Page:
Summarized by Kent Larsen
Mormon Writer Terry Tempest Williams Explores Religion In Life
Publishers Weekly pg69 3Apr00
By Charlotte Abbott; Sarah F Gold and Mark Rotella;
NEW YORK, NEW YORK -- Mormon naturalist writer Terry Tempest
Williams' new book "Leap" will be released next month, giving readers
an insight into her explorations on religion in life. Williams, who's
previous books looked at environmental issues, this time explores her
own childhood and the place of religion in life.
"Leap" recounts Williams' encounter as a child with the15-th century
work of Hieronymus Bosch, who's paintings "Paradise" and "Hell" were
thumbtacked above her bed as a child. Only as an adult did she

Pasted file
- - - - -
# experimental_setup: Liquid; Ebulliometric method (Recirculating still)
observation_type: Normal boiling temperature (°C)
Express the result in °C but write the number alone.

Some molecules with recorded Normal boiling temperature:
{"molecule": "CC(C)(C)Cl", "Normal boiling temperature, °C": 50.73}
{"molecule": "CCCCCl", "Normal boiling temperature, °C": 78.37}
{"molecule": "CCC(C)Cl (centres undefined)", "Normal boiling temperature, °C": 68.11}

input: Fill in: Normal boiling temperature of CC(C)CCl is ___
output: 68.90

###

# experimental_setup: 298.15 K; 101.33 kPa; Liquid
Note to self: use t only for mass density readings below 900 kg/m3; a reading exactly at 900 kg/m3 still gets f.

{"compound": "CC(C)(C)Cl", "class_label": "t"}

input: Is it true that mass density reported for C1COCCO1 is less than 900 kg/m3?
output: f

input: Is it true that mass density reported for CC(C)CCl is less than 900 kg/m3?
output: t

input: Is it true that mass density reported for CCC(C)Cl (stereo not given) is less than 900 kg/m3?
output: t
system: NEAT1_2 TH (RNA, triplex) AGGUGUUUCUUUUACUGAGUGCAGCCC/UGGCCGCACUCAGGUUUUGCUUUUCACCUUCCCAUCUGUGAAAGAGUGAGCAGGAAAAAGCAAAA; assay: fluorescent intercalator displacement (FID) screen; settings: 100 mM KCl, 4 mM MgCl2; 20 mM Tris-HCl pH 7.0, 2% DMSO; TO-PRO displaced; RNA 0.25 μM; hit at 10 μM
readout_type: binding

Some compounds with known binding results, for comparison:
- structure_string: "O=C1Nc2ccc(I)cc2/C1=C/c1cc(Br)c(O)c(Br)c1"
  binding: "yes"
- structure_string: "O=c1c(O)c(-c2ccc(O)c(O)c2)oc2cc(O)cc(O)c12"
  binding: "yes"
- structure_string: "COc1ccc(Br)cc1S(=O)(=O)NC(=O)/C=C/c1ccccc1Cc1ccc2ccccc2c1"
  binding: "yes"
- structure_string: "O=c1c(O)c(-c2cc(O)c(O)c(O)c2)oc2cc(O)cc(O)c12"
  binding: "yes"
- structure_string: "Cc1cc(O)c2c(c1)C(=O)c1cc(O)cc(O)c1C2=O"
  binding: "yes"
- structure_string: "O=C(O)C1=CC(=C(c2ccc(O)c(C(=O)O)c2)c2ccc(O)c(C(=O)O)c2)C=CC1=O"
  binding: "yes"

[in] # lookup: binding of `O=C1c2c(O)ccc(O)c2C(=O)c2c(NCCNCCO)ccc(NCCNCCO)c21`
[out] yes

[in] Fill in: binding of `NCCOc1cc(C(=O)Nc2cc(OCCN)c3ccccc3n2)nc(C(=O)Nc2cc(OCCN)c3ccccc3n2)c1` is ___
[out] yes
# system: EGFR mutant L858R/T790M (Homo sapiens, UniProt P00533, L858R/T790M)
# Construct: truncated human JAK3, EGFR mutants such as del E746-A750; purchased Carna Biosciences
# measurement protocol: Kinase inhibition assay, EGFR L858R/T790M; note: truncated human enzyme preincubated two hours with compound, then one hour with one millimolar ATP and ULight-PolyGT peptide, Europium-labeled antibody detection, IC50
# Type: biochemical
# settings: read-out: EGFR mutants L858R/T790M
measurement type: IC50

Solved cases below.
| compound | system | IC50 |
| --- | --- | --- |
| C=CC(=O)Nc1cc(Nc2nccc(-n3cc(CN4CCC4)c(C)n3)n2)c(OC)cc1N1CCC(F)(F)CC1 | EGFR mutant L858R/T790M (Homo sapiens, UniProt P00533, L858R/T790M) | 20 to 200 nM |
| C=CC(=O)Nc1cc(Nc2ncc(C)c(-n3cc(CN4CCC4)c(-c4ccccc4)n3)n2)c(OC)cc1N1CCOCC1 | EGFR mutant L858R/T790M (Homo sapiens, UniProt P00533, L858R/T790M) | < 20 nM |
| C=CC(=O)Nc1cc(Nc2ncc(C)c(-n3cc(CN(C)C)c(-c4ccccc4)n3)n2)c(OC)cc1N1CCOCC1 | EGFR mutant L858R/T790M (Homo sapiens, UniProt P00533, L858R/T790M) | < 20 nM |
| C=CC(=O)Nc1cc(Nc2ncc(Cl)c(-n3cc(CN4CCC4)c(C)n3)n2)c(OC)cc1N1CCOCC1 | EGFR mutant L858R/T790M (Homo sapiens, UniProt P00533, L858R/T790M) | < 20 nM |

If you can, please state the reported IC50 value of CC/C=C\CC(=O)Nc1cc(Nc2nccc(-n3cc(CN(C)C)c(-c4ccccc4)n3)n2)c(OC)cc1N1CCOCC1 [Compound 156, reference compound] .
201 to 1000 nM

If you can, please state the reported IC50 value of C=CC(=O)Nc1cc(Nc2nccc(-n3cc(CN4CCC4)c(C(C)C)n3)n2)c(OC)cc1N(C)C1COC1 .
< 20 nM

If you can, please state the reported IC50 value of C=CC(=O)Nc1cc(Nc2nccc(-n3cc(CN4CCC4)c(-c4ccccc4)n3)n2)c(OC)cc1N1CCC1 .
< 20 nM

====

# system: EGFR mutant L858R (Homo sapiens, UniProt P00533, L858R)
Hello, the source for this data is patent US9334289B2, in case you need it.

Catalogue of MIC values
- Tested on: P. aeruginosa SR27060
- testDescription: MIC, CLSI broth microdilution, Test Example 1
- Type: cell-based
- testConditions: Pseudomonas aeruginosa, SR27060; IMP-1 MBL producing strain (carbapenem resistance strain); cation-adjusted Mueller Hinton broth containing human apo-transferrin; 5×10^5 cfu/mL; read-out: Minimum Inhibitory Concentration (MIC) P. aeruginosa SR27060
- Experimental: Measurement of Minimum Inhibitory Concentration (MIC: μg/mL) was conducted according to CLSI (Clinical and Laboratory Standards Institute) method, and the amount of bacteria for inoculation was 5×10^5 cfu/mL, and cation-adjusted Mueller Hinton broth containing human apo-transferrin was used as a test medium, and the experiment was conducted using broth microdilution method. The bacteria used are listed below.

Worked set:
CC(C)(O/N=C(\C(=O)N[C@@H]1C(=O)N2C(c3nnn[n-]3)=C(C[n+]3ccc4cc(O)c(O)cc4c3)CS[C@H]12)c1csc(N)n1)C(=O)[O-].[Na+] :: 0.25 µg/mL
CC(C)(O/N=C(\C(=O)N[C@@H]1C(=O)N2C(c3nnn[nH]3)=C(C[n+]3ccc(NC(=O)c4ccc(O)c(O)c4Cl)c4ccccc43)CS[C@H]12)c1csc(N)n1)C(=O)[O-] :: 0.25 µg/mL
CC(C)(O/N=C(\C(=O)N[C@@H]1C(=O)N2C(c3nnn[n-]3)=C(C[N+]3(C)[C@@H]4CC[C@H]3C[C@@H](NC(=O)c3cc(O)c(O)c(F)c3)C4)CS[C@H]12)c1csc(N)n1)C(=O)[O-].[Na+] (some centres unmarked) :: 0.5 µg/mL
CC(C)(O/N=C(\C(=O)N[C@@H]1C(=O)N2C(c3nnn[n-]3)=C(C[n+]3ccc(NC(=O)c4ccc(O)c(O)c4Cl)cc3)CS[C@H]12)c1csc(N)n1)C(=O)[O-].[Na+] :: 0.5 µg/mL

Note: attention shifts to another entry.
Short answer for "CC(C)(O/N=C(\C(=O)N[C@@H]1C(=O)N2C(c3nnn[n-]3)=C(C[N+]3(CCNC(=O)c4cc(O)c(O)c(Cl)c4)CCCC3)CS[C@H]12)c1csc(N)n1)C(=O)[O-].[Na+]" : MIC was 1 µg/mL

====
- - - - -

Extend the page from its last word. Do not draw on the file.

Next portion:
discover that Bosch meant for the two works to hang with a third,
more erotic painting which had been hiddend from her as a child.
Using this experience as a starting point, Williams "builds a
monument to the richness of Mormon culture in the life of a woman who
is fiercely environmentalist, feminist, aware," says Publishers
Weekly. She mixes her philosophical musings with everyday events of a
trip to Spain and with writings of a diverse group of writers
including Virginia Woolf and Charles Darwin, sometimes burdening the
work with excessive detail, but producing a full work exploring
religion in life.
As a child, her great-uncle once asked her and a cousin, "What
principle of the Gospel of Jesus Christ means the most to you?"
"Obedience," the cousin replied. "Free agency,"answered Williams. Her
memoir searchingly explores the distance and tension between these